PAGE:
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Ashland - Local Town Pages

Ashland’s Gabe Mugerian a Familiar Face Around Town

By Sean Sullivan
Ashland resident Gabriel Mugerian has seen some changes.
Known to friends as Gabe, he’ll celebrate his 98th birthday on March 20th, born on that day in 1925.
“The Great Gatsby” was published the same year, along with the inaugural issue of the “New Yorker” magazine.  The first hotel for motorists (motel) was opened in California, and Mount Rushmore was dedicated.    Born and raised in his early years in the Roaring 20s, Mugerian began life amid the zeitgeist of that decade, and all the trappings associated with it. Film and human flight were fast becoming part of culture, along with jazz, automobiles and women’s suffrage. As a mass medium, radio defined the decade.
To Mugerian, the deprivation that then came with the Great Depression must have seemed routine. That environment was the water he was raised and swam in. Born in Southborough, he attended school in Ashland in a class of 25, later enlisting in the Navy during World War II when he turned 17.
During his grade-school days and the war years, said Mugerian, Ashland residents numbered in the very-low thousands. The 2020 census put the town’s population at just under 19,000. 
“The town has grown so much,” he said.
During the war, Mugerian served out of Floyd Bennett Field in New York City, its first municipal airport, which had been converted to a naval air station. He was tasked with ferrying seaplanes from New Orleans to New York, where they were armed before being shipped off to the west coast, bound for battle in the Pacific theater.  
After WWII, Mugerian returned to Ashland and sought to build a life for himself. He never married. 
An avid listener of the “Lone Ranger” radio show as a boy, Mugerian jumped at the chance to purchase a local horse named “Silver” he saw for sale. Five different actors voiced the Lone Ranger over its 3,000 episodes and more than 20 years running. Mugerian’s father owned a poultry farm at the time, providing a place where Silver could be stabled. 
Though the rule doesn’t always hold true, lore has it that a horse’s pose in an equestrian statue is meant to communicate the ultimate fate of beast and its burden.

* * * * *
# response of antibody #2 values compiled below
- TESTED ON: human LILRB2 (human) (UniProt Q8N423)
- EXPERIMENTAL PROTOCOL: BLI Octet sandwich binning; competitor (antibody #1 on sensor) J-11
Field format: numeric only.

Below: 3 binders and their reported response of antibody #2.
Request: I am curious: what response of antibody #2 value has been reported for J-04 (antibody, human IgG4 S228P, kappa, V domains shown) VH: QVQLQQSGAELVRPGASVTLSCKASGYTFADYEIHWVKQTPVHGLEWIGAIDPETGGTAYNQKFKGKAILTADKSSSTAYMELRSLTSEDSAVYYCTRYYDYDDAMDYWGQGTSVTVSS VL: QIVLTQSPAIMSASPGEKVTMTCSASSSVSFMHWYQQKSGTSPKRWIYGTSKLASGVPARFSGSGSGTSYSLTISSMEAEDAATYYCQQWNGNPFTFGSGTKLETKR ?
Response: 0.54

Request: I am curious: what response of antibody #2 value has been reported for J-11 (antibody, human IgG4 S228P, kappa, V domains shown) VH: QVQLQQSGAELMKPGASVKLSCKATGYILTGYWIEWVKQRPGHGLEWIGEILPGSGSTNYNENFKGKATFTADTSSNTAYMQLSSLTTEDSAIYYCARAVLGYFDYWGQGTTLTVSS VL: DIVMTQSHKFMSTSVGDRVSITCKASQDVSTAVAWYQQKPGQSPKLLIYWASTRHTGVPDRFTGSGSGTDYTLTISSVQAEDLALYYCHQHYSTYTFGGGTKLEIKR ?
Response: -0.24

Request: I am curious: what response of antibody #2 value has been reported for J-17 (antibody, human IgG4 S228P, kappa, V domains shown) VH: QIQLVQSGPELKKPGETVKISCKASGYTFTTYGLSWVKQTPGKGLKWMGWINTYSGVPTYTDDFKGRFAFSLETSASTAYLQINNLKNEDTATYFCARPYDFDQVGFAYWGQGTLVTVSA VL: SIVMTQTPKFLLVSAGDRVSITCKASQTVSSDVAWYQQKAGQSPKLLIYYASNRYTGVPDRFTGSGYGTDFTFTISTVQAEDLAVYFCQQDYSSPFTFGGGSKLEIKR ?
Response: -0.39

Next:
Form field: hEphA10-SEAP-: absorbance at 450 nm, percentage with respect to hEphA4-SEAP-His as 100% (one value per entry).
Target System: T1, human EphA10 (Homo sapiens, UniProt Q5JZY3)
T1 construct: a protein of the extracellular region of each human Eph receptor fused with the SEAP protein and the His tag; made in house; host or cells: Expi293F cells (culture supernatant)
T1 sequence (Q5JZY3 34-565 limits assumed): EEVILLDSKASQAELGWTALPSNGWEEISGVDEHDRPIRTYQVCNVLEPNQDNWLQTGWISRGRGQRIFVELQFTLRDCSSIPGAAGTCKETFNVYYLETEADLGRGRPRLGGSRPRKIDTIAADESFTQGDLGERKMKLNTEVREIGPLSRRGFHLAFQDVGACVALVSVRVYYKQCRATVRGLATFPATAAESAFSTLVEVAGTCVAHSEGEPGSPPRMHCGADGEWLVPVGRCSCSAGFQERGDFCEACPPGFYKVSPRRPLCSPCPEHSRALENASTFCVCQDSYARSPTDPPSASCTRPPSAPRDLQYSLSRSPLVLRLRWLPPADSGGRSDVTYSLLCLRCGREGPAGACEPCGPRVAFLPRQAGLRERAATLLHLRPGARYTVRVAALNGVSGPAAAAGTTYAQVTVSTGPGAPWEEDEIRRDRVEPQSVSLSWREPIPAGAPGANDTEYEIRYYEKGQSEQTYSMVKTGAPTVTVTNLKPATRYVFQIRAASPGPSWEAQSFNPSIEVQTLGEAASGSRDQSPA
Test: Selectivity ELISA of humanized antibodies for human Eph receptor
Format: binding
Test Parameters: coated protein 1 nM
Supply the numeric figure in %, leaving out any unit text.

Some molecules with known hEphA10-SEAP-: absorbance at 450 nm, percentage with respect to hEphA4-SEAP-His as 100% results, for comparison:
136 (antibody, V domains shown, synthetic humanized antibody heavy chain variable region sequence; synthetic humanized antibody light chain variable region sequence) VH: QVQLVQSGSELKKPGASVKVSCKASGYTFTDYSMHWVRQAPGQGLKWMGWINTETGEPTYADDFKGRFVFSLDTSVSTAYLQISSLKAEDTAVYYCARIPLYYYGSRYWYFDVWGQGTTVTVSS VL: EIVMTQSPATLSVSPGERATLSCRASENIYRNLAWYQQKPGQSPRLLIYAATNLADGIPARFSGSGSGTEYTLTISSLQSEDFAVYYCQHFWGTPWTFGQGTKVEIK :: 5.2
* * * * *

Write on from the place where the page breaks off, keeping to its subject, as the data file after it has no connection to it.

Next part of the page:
If the horse is rearing, the story goes, then the rider perished in battle. One raised front leg, on the other hand, means the rider was wounded in the fray. Four firmly-planted hooves indicate that he or she lived to fight another day and died by other means. Finally, a dismounted rider tells the story that both met their end on the battlefield.
It’s an appealing fable, and one might wonder where Mugerian and his Silver might place in the storied pantheon of horseback history. Legend has it that Mugerian was known for riding Silver around the thoroughfares of mid-century Ashland, a town whose streets hadn’t yet seen the advent of the traffic light. 
At the goading of friends, as he tells it, Mugerian once managed to squeeze Silver through the entrance of a local pharmacy, alarming and astounding everyone inside. There he bought an ice cream, and then horse and rider departed.
What sort of statue would best suit such a stunt is left for readers to decide. Some local entrepreneurial spirit might brand a line of ice cream, its pints emblazoned with the side-profile of Mugerian atop his horse, a cone of tutti fruitti raised in salute. 
“Everybody was shocked,” said Mugerian of his pharmacy foray, who earned “Mugsy” as a moniker, befitting his surname and rebellious spirit. “I was one of those guys. Someone dared me to do it, I did it.”
His father passed on Christmas day as the war decade drew to a close in 1949. The poultry farm was sold, and with it the space necessary to house Silver. Mugerian’s four-legged partner in crime was sold.  
America’s car culture had taken center stage in defining the country’s mid-century character, and Mugerian soon found freedom in that mode of travel. He had driven a tractor at an early age on the farm, and later was keen to get behind the wheel of a car.
“As soon as I turned 16, I got my license and that was it.”
And after the war, the road trip became all the rage. The car-camping craze of the 1920s preceded it, but unpaved roads, primitive autos, and the Great Depression pumped the brakes on the movement’s potential.
But during the postwar boom, cars became icons, those motels had multiplied, and the family road trip was born. Having traded his trusty steed for mechanical horsepower, Mugerian was among those automotive explorers, crisscrossing the country.
“Just to see the different states,” he said.
Over the course of about 12 road trips in Cadillacs and Chryslers, he visited them all, save Washington and Oregon. Too distant to make the trip, he said. Mugerian still drives today, mostly to and from Ashland’s senior center where he’s a fixture and somewhat of a celebrity.
“If I couldn’t drive, I’d want to die,” he said.
Mugerian’s parents and his sister Rose passed on, and his prime working years were spent mainly in the building and bar-keeping trades. Marrying the two occupations, he built a tavern he would run for several years before selling it. 
Until recently, Mugerian drove a bus that ferried passengers to and from the senior center. It was a charge he held for nearly two decades.
“That was my last job,” he said